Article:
Archive for the 'Law & Technology/Lawyer Tech Tools' Category

Washington Woman Sues RIAA for Attorneys Fees

[As reported on /.]

“A Washington woman sued by the RIAA has asked the Court to award her attorneys fees, after the record company plaintiffs (Interscope Records, Capitol Records, SONY BMG, Atlantic Recording, BMG Music, and Virgin Records) dropped their case against her after two years of litigation, in Interscope v. Leadbetter. The brief submitted by her attorneys (pdf) pointed out the similarity between Ms. Leadbetter’s case and Capitol v. Foster. In the Leadbetter case, as well as Foster case, the RIAA sued the woman solely because she had paid for an internet access account, and then later in the case attempted to plead ‘secondary liability’ against her without any factual basis for doing so. This tactic had been repudiated by Judge Lee R. West in Capitol v. Foster as ‘marginal’ and ‘untested’ in his initial decision awarding attorneys fees, and in his later decision denying the RIAA’s motion for reconsideration.”

I previously posted on Capitol v. Foster here.

Not a Good Sign…

Apparently “[a] British judge admitted on Wednesday he was struggling to cope with basic terms like “Web site” in the trial of three men accused of inciting terrorism via the Internet.”

“The trouble is I don’t understand the language. I don’t really understand what a Web site is,” he told a London court during the trial of three men charged under anti-terrorism laws.

Prosecutor Mark Ellison briefly set aside his questioning to explain the terms “Web site” and “forum.” An exchange followed in which the 59-year-old judge acknowledged: “I haven’t quite grasped the concepts.”

(I was directed to the story by this Slashdot post.)

Bill To Outlaw Genetic Discrimination In US

Slashdot has a post today that relates to one of my previous posts about wrongful birth/wrongful life actions.

[A] brief note from New Scientist about the overwhelming passage in the US House of Representatives of the Genetic Information Nondiscrimination Act. As written, the bill would prohibit insurance companies from charging higher rates, and employers from discriminating in hiring, based on the results of genetic tests. A Boston Globe editorial notes that the bill has been held up in the Senate by the action of a single senator, who has an (outdated) objection based on his anti-abortion stance. President Bush has said he will sign the bill if it reaches his desk.

A quick break from Trusts & Estates: RIAA Defendant awarded attorneys’ fees

Though there is more than enough law to populate the contents of any blog (or blogs), my internal geek can’t let go of the tech-law… I indulge so rarely but this story is too great… I’ve been waiting for something like this for years:

In Capitol Record v. Debbie Foster the RIAA sued an Oklahoma woman over copyright infringement. In July, the case against her was dismissed with prejudice after she alleged that she was completely ignorant as to even the existence of such a thing and implicated her adult daughter and estranged husband. However, instead of dropping the case against her, the RIAA told Debbie that she was liable for any infringement regardless of whether she had shared or downloaded files herself because she was the registered owner of the account. Thus the RIAA advanced what the judge saw as a novel and untested theory in copyright law. Debbie counterclaimed.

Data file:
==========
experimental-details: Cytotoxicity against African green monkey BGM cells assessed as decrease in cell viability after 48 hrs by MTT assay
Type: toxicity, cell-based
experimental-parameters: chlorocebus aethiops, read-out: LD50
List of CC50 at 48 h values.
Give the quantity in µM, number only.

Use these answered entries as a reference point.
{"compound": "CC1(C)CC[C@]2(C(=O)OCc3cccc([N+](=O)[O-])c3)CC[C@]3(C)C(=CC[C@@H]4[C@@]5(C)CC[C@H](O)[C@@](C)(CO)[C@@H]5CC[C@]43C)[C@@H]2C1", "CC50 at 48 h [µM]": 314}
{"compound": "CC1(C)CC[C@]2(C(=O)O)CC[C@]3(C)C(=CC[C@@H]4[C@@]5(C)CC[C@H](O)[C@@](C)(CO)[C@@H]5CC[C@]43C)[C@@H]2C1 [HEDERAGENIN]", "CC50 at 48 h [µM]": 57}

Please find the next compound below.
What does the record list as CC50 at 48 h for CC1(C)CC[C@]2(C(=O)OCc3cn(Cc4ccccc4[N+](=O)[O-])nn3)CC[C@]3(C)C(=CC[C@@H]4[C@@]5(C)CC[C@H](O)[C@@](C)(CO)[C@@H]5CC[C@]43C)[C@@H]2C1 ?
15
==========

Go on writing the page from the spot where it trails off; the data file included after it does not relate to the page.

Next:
After RIAA dismissed their suit against her, with prejudice, Debbie continued to pursue her counterclaim. She finally won reasonable attorneys fees with the decision reading in part:

Unlike the courts in the unpublished opinions cited by the plaintiffs, this Court must consider whether a defendant should receive an award of attorneys’ fees when she successfully defends against the novel application of secondary copyright infringement claims… Her only alternative to litigating the plaintiffs’ contributory or vicarious liability claim was to capitulate to a settlement for violation she insists she did not commit. Such capitulation would not advance the aims of the Copyright Act as the plaintiffs’ untested theory would remain untested.

Debbie’s attorney Ray Beckerman sees large implications for the RIAA’s legal strategy after this loss… I hope he is right.

Teen accuses record companies of collusion

Its happened before but someone else is fighting back against RIAA.

The claims are nothing new, but any story of someone standing up against this kind of tyrannical anti-trust is worth posting.

Peter Huber on Why Lawyers Will Love Net Neutrality

Usually when lawyers, as a group, are said to love something, non-lawyers, as a group, are usually getting screwed… I do not think that it is the screwing of others that leads directly to lawyer-joy, rather, I think it has something to do with cash… Check out Peter Huber’s article in Forbes for his explanation regarding Net Neutrality: “The Inegalitarian Web